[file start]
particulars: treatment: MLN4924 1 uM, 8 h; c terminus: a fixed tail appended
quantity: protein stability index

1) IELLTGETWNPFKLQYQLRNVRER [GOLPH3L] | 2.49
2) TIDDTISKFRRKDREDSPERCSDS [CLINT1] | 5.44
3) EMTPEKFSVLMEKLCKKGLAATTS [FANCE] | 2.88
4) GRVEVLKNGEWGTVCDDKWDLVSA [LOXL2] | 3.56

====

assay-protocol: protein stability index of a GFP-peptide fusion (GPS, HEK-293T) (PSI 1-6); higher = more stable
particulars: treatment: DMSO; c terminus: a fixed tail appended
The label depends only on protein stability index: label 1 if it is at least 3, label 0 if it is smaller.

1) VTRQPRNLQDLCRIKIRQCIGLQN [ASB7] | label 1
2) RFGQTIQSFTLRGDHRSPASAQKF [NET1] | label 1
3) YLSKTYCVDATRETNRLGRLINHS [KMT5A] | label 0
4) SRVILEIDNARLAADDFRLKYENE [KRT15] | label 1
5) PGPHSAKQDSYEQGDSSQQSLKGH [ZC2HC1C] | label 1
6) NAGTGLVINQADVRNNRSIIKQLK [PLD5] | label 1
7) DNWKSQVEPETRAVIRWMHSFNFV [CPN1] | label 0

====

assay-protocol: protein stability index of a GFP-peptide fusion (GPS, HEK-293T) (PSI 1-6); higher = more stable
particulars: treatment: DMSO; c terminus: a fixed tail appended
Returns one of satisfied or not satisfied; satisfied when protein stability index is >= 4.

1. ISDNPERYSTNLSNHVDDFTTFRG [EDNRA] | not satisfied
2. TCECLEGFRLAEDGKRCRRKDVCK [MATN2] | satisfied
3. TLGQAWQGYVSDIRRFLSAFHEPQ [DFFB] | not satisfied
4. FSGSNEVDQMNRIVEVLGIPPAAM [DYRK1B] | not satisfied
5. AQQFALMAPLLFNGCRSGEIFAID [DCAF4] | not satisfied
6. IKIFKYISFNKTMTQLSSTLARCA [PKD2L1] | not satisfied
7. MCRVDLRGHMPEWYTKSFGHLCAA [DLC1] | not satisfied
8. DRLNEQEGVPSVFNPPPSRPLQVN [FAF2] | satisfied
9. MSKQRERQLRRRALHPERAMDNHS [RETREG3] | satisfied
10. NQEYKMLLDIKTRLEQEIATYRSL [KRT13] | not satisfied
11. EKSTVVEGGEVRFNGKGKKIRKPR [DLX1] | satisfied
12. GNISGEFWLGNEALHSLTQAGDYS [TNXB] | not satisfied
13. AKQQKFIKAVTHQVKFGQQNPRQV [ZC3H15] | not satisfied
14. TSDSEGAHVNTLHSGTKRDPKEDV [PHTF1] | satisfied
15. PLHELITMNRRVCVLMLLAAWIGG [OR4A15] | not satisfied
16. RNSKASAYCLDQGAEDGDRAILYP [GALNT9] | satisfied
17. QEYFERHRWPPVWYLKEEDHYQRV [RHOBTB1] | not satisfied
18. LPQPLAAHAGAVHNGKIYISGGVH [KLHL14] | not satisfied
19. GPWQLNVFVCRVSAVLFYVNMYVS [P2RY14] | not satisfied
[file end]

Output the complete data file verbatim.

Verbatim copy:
particulars: treatment: MLN4924 1 uM, 8 h; c terminus: a fixed tail appended
quantity: protein stability index

1) IELLTGETWNPFKLQYQLRNVRER [GOLPH3L] | 2.49
2) TIDDTISKFRRKDREDSPERCSDS [CLINT1] | 5.44
3) EMTPEKFSVLMEKLCKKGLAATTS [FANCE] | 2.88
4) GRVEVLKNGEWGTVCDDKWDLVSA [LOXL2] | 3.56

====

assay-protocol: protein stability index of a GFP-peptide fusion (GPS, HEK-293T) (PSI 1-6); higher = more stable
particulars: treatment: DMSO; c terminus: a fixed tail appended
The label depends only on protein stability index: label 1 if it is at least 3, label 0 if it is smaller.

1) VTRQPRNLQDLCRIKIRQCIGLQN [ASB7] | label 1
2) RFGQTIQSFTLRGDHRSPASAQKF [NET1] | label 1
3) YLSKTYCVDATRETNRLGRLINHS [KMT5A] | label 0
4) SRVILEIDNARLAADDFRLKYENE [KRT15] | label 1
5) PGPHSAKQDSYEQGDSSQQSLKGH [ZC2HC1C] | label 1
6) NAGTGLVINQADVRNNRSIIKQLK [PLD5] | label 1
7) DNWKSQVEPETRAVIRWMHSFNFV [CPN1] | label 0

====

assay-protocol: protein stability index of a GFP-peptide fusion (GPS, HEK-293T) (PSI 1-6); higher = more stable
particulars: treatment: DMSO; c terminus: a fixed tail appended
Returns one of satisfied or not satisfied; satisfied when protein stability index is >= 4.

1. ISDNPERYSTNLSNHVDDFTTFRG [EDNRA] | not satisfied
2. TCECLEGFRLAEDGKRCRRKDVCK [MATN2] | satisfied
3. TLGQAWQGYVSDIRRFLSAFHEPQ [DFFB] | not satisfied
4. FSGSNEVDQMNRIVEVLGIPPAAM [DYRK1B] | not satisfied
5. AQQFALMAPLLFNGCRSGEIFAID [DCAF4] | not satisfied
6. IKIFKYISFNKTMTQLSSTLARCA [PKD2L1] | not satisfied
7. MCRVDLRGHMPEWYTKSFGHLCAA [DLC1] | not satisfied
8. DRLNEQEGVPSVFNPPPSRPLQVN [FAF2] | satisfied
9. MSKQRERQLRRRALHPERAMDNHS [RETREG3] | satisfied
10. NQEYKMLLDIKTRLEQEIATYRSL [KRT13] | not satisfied
11. EKSTVVEGGEVRFNGKGKKIRKPR [DLX1] | satisfied
12. GNISGEFWLGNEALHSLTQAGDYS [TNXB] | not satisfied
13. AKQQKFIKAVTHQVKFGQQNPRQV [ZC3H15] | not satisfied
14. TSDSEGAHVNTLHSGTKRDPKEDV [PHTF1] | satisfied
15. PLHELITMNRRVCVLMLLAAWIGG [OR4A15] | not satisfied
16. RNSKASAYCLDQGAEDGDRAILYP [GALNT9] | satisfied
17. QEYFERHRWPPVWYLKEEDHYQRV [RHOBTB1] | not satisfied
18. LPQPLAAHAGAVHNGKIYISGGVH [KLHL14] | not satisfied
19. GPWQLNVFVCRVSAVLFYVNMYVS [P2RY14] | not satisfied